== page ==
|Nearest city||Quebec City: 40 km (25 mi)|
|Vertical||625 m (2,051 ft)|
|Top elevation||800 m (2,625 ft)|
|Base elevation||175 m (574 ft)|
|Skiable area||182 ha (450 acres)|
- 23% - easy
- 45% - difficult
- 18% - more difficult
- 15% - extreme
|Longest run||Le Chemin du Roy
5.7 km (3.5 mi)
|Lift system||- 1 high-speed gondola
- 4 chairlifts
- 4 surface lifts
|Lift capacity||18,560 / hr|
|Snowfall||475 cm (187 in)|
|Night skiing||17 runs|
Mont-Sainte-Anne is a ski resort in the town of St-Ferreol-les-Neiges, Quebec, Canada, located about 40 km (25 mi) northeast of Quebec City. The mountain is part of the Laurentian mountain chain. The mountain has a summit elevation of 800 m (2,625 ft) above sea level and a vertical drop of 625 m (2,051 ft). There are 71 trails covering 71 km (44 mi) on three different sides of the mountain. 19 trails covering 15.2 km (9.4 mi) are available for night skiing on the highest vertical for night skiing in Canada. The average natural snowfall at the summit is 475 cm (187 in).
Ten trails and four lifts (including a gondola) built by Anneliese Surmann and Jack Perry were featured on the mountain inauguration day on January 16, 1966. That year, the resort was already making its appearance on the world scene with the Du Maurier International, followed the next year by the first Canadian Winter Games. Skiing at Mont-Sainte-Anne goes back to the 1940s though. Volunteers and skiers from Beaupré and Québec City, cut the first trail in the fall of 1943. Three years later, the first skiing competition was held, the competitors having to climb by foot up the mountain, bearing all their equipment. The only trail available was groomed "manually" by local volunteers using their skis while climbing up.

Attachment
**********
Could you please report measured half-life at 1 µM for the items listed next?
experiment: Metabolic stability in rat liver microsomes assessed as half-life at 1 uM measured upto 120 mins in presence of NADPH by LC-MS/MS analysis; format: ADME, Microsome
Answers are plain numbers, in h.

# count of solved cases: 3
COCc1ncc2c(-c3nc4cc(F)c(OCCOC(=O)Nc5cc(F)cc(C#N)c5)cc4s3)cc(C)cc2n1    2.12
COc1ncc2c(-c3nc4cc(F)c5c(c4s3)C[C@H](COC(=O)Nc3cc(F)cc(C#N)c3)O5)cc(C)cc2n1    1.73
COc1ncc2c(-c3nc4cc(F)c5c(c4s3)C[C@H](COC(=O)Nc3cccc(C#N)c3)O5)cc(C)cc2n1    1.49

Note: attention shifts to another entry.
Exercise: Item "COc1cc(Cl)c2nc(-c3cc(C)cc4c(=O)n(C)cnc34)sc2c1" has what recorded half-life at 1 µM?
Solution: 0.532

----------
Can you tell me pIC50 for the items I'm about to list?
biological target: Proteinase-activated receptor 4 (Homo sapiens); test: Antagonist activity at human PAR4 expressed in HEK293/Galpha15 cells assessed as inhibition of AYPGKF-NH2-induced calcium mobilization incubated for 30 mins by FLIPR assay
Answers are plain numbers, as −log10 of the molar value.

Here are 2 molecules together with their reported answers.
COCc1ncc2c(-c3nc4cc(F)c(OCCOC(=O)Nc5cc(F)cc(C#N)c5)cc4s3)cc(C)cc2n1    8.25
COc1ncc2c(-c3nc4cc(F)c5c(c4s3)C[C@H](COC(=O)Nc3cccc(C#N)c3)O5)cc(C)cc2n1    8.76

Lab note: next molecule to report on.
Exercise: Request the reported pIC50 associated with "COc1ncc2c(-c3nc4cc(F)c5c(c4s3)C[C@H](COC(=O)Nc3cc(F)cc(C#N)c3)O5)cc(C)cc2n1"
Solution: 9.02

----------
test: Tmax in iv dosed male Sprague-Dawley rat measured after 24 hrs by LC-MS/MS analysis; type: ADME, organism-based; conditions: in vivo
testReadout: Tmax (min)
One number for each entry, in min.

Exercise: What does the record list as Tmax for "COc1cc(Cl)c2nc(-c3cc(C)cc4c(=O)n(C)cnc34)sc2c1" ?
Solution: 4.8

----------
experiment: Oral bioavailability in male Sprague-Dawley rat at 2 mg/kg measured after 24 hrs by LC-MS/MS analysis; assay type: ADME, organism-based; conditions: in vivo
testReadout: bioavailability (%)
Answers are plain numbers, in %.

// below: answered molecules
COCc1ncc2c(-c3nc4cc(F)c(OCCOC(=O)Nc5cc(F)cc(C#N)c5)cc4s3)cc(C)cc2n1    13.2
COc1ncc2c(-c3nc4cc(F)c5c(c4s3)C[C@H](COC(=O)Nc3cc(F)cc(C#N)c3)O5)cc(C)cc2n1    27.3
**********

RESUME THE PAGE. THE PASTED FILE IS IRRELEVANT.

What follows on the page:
A ski legend have also been emerging from this mountain, Antoine Choquette, a local hero, grew up skiing with his friends. He endend up doing double flips in quaters pipes. Inspired by Ben Cormier, Antoine became a true adventurer.
Mont-Sainte-Anne's Cross-Country Ski Centre features 212 km (132 mi) of trails, including a 125 km (78 mi) network for skating stride, which makes it the largest cross-country ski centre in Canada, and the second most significant in North America (after Royal Gorge, California).
- Winter : Snowshoeing, dogsledding, paragliding, sleigh rides, ice skating, tubing, snowmobiling (nearby), spa.
- Summer: Campground, paragliding, hiking, golf, mountain biking.